A Long Day in Lychford by Paul Cornell

A Long Day in LychfordA Long Day in Lychford

by Paul Cornell
Series: Witches of Lychford, #3

Kindle Edition, 128 pg.
Tor.com, 2017

Read: October 10, 2017


Lychford’s apprentice witch (not that anyone knows that), and owner of Witches, a magic shop (not that many take it seriously), Autumn has had a bad day. So bad, that a police officer has dropped by the next morning to interrupt an impending hangover with questions about it. She had a fight with her teacher and employee that left both fuming and ready to consider ending the relationships, and then she went to a bar not-really-looking for a fight, but ready for it when it showed up.

But when you’re one of three women responsible for protecting the borders between our world and the rest, and you’re pretty magic-capable, your bad days can have pretty catastrophic consequences. Without getting into the details, she messes up the borders, the protections — the magic that keeps all the things and people and whatevers out of our world that we’re not equipped to deal with (in any sense).

Meanwhile, Judith is dealing with the aftermath of the fight with Autumn in her own way. Which boils down to being crankier than usual, and then dealing with the fallout from Autumn’s error. Judith is primarily concerned with problems that the other two aren’t aware of and have little do to with magic. There were a line or two that I think were supposed to be spooky or creepy in her POV sections that really were just sad (my guess is that Cornell wrote them to work on both levels, but they really only served as the latter for me).

Lizzie got put on the backburner for the most part in this book — not that she’s absent, but she doesn’t have that much to do. Which is fine — she can’t be the center of each entry in this series, but I’d have preferred to have seen a bit more from her. I enjoyed the references to Lizzie’s Fitbit, it was nice to have just the hint of lightness in this otherwise grim story. Actually, the other thing that came close to fun in this book also came from Lizzie’s POV. She’s not the typical source for that, and it’s nice to see that she’s capable of it.

I wish these were longer — I know it’s supposed to be a series of novellas, but this one in particular makes me want for more — more development, more plot, more character interaction. I don’t think I noticed it as much in the previous installments, so maybe it’s something about this one. Still, this is a good story and time spent in Lychford is always rewarding.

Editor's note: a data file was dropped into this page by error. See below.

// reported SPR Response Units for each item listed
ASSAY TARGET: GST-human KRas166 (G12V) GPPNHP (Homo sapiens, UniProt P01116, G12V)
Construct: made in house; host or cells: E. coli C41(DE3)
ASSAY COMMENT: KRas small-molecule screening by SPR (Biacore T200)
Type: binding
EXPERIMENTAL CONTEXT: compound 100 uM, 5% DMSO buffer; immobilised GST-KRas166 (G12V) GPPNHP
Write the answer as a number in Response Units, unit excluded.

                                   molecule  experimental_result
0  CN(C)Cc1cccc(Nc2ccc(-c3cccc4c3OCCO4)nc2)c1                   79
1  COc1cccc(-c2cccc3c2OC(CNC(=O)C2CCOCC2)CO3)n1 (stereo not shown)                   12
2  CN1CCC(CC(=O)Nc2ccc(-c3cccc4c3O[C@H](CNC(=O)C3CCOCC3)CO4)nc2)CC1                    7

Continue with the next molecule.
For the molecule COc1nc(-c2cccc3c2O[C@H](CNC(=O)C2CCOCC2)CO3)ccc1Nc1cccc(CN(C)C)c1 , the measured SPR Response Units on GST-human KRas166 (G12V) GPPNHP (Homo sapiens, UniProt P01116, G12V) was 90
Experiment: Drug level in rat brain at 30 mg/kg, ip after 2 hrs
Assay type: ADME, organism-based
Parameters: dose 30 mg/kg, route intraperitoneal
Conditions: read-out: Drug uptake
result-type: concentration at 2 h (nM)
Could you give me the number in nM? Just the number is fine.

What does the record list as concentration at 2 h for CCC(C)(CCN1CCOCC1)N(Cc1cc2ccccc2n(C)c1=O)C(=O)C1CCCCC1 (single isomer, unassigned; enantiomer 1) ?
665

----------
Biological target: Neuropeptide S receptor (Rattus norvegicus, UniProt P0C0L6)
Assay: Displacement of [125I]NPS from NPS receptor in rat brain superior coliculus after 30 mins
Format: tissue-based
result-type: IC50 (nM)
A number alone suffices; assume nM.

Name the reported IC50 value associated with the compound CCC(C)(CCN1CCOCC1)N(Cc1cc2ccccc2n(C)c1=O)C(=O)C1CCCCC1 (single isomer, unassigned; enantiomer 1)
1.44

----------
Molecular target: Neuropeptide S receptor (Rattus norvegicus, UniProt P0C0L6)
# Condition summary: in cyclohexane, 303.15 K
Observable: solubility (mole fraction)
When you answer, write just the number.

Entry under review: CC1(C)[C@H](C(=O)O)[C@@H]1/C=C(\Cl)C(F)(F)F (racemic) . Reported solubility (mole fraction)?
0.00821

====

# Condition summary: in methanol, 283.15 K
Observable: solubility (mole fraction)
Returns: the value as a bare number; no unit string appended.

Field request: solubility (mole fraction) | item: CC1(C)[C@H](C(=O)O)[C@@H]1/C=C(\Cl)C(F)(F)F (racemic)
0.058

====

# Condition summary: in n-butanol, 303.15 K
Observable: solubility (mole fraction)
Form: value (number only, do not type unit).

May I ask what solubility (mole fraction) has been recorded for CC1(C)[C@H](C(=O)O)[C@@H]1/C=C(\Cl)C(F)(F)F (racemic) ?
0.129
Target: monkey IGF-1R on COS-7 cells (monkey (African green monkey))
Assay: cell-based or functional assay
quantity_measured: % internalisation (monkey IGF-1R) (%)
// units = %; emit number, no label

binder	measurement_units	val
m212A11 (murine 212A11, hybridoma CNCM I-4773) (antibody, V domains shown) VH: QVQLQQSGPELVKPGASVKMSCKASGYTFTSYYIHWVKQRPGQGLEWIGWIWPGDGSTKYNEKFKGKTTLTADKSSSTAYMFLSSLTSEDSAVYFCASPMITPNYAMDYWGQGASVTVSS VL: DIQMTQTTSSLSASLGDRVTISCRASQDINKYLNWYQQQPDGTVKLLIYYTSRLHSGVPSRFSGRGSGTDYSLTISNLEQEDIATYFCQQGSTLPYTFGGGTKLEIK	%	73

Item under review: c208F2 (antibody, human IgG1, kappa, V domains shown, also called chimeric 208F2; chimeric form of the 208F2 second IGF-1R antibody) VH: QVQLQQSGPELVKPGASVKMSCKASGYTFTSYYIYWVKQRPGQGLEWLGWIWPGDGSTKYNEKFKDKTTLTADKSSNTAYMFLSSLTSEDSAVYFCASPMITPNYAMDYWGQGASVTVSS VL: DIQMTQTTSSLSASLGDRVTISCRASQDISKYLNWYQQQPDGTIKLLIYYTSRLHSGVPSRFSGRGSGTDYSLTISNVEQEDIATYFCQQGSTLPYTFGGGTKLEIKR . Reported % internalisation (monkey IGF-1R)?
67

In the end, this served primarily to set the stage for Witches of Lychford #4 — and maybe more. Yes, the story was interesting, and it was good to have this look at Autumn, and the whole Brexit tie-in was interesting, but this just didn’t work for me quite the way the others did. I have high hopes for the next, it’s not like I’m done with this or anything, I just wanted more.

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3 Stars

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The Lost Child of Lychford by Paul Cornell

The Lost Child of LychfordThe Lost Child of Lychford

by Paul Cornell
Series: Witches of Lychford, #2

Kindle Edition, 144 pg.
Tor.com, 2016

Read: November 2 – 3, 2016


It’s been a few months since Reverend Lizzie Blackmore, Judith (the elderly witch), and Autumn (now her apprentice and her employer) fought off the supernaturally corrupt megastore (and probably mundanely corrupt, too, come to think of it) and life has moved on in a relatively normal way. The three have forged some sort of alliance — easy for Autumn and Lizzie, already close, but learning new things about each other; not so easy for Judith to be accepted and to accept them, I don’t think. Autumn’s learning from Judith, while getting some help in her shop (which seems like a small town version of Atticus O’Sullivan’s and Alex Verus’ shops combined). Judith’s got something to do, a way to pass on her knowledge, and Lizzie is super-busy with pre-Christmas activities in the church.

But given everything we learned about Lychford, it’s not terribly surprising that things won’t stay that way, it’s just a question of what kind of other-worldly strangeness will come calling first.

In this case, it’s a ghost — or ghost-like apparition — that came to Lizzie at church. A small child looking frightened and worse for wear, with a simple request of: “No hurting.” Now, our trio can’t all agree on what the apparition is, but they can all get behind the idea of “No hurting.” They just have to figure out if that’s something they can stop — and then they’ll worry about the how. Neither piece of that plan works the way that it’s supposed to, but it seems these three are pretty good at improvising. Autumn, in particular, seems particularly adept at that.